Optometry Office Assistant: Salary, Training & Courses
An optometry office assistant provides administrative and basic clinical support in an eye care office. Read more about the training, courses, and salary to decide whether this career is the right one for you.
Career Information at a Glance
An optometry office assistant provides a wide range of administrative and basic clinical tasks to support an optometrist's office. The assistant works closely with the doctors and other staff in the office.
|Required Degree||Minimum of a high school diploma; postsecondary certificate recommended|
|Key Skills||Communication, customer service, organizational, multi-tasking, previous optometry knowledge may be preferred|
|Job Growth (2018-2028)||23% (medical assistants)*|
|Median Salary (2019)||$27,512 (optometrist assistant)**|
Sources: *U.S. Bureau of Labor Statistics; **PayScale
What Does an Optometry Office Assistant Do?
An optometry office assistant has an essential role in the running of an eye care office. The assistant performs a variety of administrative tasks, such as answering phones, scheduling exams, keeping detailed records, and updating medical billing. The optometry office assistant may also provide basic clinical support to the optician. This can include assisting with vision exams, repairing eyeglasses, assisting with vision therapy, and helping patients with eyeglass frame selection. The number and types of duties expected of an optometry office assistant generally depends on the size of the office. In smaller offices, the assistant many be expected to take on a wider range of tasks. Larger offices may have several optometry office assistants who are assigned to specific areas, such as medical billing. The jobs can be either part-time or full-time and are generally during standard daytime work hours.
What Are the Education Requirements?
Most assistant jobs at optometry offices only require a high school diploma or its equivalent. Courses that cover general computing, such as spreadsheets and computing software, are useful.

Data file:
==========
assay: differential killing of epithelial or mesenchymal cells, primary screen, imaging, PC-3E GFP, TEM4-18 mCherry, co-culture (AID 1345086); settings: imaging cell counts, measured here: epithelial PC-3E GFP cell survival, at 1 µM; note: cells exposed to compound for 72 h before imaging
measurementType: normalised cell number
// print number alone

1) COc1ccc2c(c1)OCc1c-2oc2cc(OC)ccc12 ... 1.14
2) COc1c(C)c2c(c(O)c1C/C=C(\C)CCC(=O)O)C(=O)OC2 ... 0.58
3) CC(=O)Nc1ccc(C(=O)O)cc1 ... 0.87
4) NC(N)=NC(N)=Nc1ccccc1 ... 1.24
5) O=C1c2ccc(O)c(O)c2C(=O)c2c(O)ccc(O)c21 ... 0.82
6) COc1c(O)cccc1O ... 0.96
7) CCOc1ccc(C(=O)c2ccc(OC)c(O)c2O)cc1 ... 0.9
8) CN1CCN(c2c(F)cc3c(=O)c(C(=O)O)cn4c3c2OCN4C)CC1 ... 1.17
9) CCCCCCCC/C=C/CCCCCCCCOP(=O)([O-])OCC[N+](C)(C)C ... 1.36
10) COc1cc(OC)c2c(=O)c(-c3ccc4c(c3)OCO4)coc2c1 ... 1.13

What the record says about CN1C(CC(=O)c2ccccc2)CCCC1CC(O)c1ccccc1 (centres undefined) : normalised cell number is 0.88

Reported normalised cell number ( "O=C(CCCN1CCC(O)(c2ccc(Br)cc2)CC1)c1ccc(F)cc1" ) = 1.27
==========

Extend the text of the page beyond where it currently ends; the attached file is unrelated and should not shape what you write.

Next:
Although there are no certificate requirements for optometry office assistants, employers may prefer those who have a postsecondary certificate. Students can obtain a medical assistant certificate through programs at community colleges, vocational schools, and universities. These typically take one year to complete. Some schools offer two-year programs that led to a medical assistant associate's degree.
What Courses and Training Are Required?
Although no specific courses or college degrees are required, many optometry offices may expect assistants to have prior knowledge in general medical office procedures. This can be obtained through coursework, either completed separately or as part of a certificate or degree program. Typical courses include medical billing, medical terminology, anatomy, and insurance coding. Those interested in optometry should also look for courses that relate specifically to eye care.
Many optometry office assistants gain the skills they need through on-the-job training. Some may choose to receive training through a formal internship or certificate program.
What Is the Salary and Job Outlook?
As of 2019, the median salary of an optometrist assistant is $27,512, with a range of $20,000-$35,000, states PayScale. The job outlook for medical assistants is expected to grow by about 23% over the next decade, which is must faster than the average, per the U.S. Bureau of Labor Statistics.
As the population continues to age, the demand for eye care services will increase as people generally have more eye problems as they get older. Office assistants with experience in optometry will see an increase in demand as eye care offices look for employees with their skill set.
What Are Some Alternative Careers?
There are many options for those interested in a healthcare career. Medical assistants can work with physicians in hospitals, clinics, and private offices. Dental assistants support dentists during a patient's exam, take X-rays, and schedule appointments. Other options include surgical assistants, physical therapy assistants, and pharmacy technicians.